The Himba (singular: OmuHimba, plural: OvaHimba) are an indigenous people with an estimated population of about 50,000 people living in northern Namibia, in the Kunene Region (formerly Kaokoland) and on the other side of the Kunene River in southern Angola. There are also a few groups left of the OvaTwa, who are also OvaHimba, but are hunter-gatherers. Culturally distinguishable from the Herero people, the OvaHimba are a semi-nomadic, pastoralist people and speak OtjiHimba, a variety of Herero, which belongs to the Bantu family within Niger–Congo. The OvaHimba are semi-nomadic as they have base homesteads where crops are cultivated, but may have to move within the year depending on rainfall and where there is access to water.
Clothing and hair style
Pubescent Himba girl with hair headdress styled to veil her face
Young Himba girls in northern Namibia. The Erembe headdress indicates that they are no longer children.
Both the Himba men and women are accustomed to wearing traditional clothing that befits their living environment in the Kaokoland and the hot semi-arid climate of their area. In most occurrences this consists simply of skirt-like clothing made from calfskins and sheep skin or, increasingly, from more modern textiles, and occasionally sandals for footwear. Women’s sandals are made from cows’ skin while men’s are made from old car tires. Women who have given birth wear a small backpack of skin attached to their traditional outfit. Himba people, especially women, are famous for covering themselves with otjize paste, a cosmetic mixture of butterfat and ochre pigment. Otjize cleanses the skin over long periods due to water scarcity and protects from the hot and dry climate of the Kaokoland, as well as from insect bites. It gives Himba people’s skin and hair plaits a distinctive texture, style, and orange or red tinge, and is often perfumed with the aromatic resin of the omuzumba shrub. Otjize is considered foremost a highly desirable aesthetic beauty cosmetic, symbolizing earth’s rich red color and blood, the essence of life, and is consistent with the OvaHimba ideal of beauty.
From pubescence, boys continue to have one braided plait, while girls will have many otjize-textured hair plaits, some arranged to veil the girl’s face. In daily practice the plaits are often tied together and held parted back from the face. Women who have been married for about a year or have had a child wear an ornate headpiece called the Erembe, sculptured from sheepskin, with many streams of braided hair coloured and put in shape with otjize paste. Unmarried young men continue to wear one braided plait extending to the rear of the head, while married men wear a cap or head-wrap and un-braided hair beneath. Widowed men will remove their cap or head-wrap and expose un-braided hair. The OvaHimba are also accustomed to use wood ash for hair cleansing due to water scarcity.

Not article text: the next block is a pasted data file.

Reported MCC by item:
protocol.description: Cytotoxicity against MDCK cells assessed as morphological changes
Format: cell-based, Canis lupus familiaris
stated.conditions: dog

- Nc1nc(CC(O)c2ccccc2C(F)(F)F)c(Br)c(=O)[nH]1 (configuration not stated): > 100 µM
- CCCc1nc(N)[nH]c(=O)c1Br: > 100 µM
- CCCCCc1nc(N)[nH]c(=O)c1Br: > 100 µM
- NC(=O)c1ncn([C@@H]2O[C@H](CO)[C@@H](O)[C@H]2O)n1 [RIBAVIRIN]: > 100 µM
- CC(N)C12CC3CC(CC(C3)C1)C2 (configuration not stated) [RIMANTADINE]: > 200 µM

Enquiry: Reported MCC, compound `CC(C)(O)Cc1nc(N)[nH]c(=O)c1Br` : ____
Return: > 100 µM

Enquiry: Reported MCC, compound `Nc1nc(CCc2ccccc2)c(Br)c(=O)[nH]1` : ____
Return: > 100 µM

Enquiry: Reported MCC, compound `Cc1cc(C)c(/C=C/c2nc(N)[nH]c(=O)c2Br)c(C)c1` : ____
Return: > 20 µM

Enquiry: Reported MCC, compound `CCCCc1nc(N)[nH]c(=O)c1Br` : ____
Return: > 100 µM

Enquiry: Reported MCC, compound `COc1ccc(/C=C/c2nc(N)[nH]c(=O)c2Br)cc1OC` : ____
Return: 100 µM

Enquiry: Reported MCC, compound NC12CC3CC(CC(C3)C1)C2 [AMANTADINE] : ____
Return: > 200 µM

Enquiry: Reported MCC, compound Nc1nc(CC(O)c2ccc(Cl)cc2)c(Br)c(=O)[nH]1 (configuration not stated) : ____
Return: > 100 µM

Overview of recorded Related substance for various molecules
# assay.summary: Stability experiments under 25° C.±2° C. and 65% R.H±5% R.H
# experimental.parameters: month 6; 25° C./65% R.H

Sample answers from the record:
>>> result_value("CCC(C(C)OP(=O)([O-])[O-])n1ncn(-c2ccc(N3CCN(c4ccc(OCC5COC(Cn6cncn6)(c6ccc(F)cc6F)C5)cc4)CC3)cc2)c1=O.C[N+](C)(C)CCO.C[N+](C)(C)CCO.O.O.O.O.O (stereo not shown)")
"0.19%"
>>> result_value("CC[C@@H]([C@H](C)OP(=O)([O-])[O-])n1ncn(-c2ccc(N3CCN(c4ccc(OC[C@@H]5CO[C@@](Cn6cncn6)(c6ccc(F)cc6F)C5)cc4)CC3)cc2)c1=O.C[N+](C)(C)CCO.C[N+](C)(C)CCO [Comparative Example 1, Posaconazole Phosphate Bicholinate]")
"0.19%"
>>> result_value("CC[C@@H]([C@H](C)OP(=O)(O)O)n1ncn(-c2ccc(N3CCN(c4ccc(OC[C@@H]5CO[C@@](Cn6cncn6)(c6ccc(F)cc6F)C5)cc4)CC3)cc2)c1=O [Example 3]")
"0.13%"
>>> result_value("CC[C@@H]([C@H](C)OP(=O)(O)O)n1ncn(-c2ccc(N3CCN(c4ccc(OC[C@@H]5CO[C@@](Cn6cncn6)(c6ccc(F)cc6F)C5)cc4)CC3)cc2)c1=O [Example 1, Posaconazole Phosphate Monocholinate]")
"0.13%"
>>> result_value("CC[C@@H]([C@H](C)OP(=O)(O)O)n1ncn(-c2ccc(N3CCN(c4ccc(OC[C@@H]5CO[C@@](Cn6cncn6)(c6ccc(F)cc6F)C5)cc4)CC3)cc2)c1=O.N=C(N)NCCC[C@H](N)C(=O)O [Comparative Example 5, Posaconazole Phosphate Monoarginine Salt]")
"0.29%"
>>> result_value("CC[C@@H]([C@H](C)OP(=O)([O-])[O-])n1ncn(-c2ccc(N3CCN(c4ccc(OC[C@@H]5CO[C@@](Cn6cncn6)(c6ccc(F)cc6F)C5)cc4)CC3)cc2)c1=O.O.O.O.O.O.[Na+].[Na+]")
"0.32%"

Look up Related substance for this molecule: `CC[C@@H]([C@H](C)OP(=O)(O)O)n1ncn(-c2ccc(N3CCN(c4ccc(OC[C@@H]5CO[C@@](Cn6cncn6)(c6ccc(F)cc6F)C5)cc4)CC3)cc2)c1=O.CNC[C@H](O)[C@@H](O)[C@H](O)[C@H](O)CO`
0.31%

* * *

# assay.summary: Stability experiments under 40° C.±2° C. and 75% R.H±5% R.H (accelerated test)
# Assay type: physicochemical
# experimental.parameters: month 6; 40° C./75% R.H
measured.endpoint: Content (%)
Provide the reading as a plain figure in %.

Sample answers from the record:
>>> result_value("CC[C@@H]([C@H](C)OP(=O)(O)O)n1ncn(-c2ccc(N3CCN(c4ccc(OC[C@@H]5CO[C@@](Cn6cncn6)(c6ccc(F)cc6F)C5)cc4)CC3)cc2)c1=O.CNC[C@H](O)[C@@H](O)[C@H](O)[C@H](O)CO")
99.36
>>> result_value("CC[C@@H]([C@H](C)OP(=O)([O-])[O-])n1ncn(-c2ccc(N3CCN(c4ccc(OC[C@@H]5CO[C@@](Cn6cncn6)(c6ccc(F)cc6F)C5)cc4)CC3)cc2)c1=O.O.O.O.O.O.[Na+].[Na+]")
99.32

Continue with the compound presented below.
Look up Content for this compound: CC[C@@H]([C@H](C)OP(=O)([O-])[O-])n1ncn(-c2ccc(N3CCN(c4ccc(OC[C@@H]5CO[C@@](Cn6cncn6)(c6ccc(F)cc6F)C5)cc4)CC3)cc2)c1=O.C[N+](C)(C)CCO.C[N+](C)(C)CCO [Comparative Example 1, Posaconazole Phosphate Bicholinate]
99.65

The OvaHimba are polygamous, with the average Himba man being husband to two wives at the same time. They also practice early arranged marriages. Young Himba girls are married to male partners chosen by their fathers. This happens from the onset of puberty, which may mean that girls aged 10 or below are married off. This practice is illegal in Namibia, and even some OvaHimba contest it, but it is nevertheless widespread. Among the Himba people, it is customary as a rite of passage to circumcise boys before puberty. Upon marriage, a Himba boy is considered a man. A Himba girl is not considered a fully-fledged woman until she bears a child.
Marriage among the OvaHimba involves transactions of cattle, which are the source of their economy. Bridewealth is involved in these transactions; this can be negotiable between the groom’s family and the bride’s father, depending on the relative poverty of the families involved. In order for the bride’s family to accept the bridewealth, the cattle must appear of high quality. It is standard practice to offer an ox, but more cattle will be offered if the groom’s father is wealthy and is capable of offering more.
Despite the fact that a majority of OvaHimba live a distinct cultural lifestyle in their remote rural environment and homesteads, they are socially dynamic, and not all are isolated from the trends of local urban cultures. The OvaHimba coexist and interact with members of their country’s other ethnic groups and the social trends of urban townsfolk. This is especially true of those in proximity to the Kunene Region capital of Opuwo, who travel frequently to shop at the local town supermarkets for the convenience of commercial consumer products, market food produce and to acquire health care